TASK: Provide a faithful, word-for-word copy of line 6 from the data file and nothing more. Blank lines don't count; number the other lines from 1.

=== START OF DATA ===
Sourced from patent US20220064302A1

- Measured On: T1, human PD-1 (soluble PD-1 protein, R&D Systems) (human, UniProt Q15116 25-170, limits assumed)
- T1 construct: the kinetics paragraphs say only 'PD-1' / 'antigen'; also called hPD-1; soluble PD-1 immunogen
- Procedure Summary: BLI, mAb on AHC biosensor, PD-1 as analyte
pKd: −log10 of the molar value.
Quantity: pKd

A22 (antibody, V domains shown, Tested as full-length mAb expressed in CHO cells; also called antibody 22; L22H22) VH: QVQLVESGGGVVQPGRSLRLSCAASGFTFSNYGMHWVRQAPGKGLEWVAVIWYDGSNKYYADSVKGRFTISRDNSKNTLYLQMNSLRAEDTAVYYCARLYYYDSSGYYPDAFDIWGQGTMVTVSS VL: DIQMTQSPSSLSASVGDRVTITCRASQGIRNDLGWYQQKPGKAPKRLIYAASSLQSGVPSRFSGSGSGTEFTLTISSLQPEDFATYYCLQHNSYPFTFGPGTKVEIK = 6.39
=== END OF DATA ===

Quantity: pKd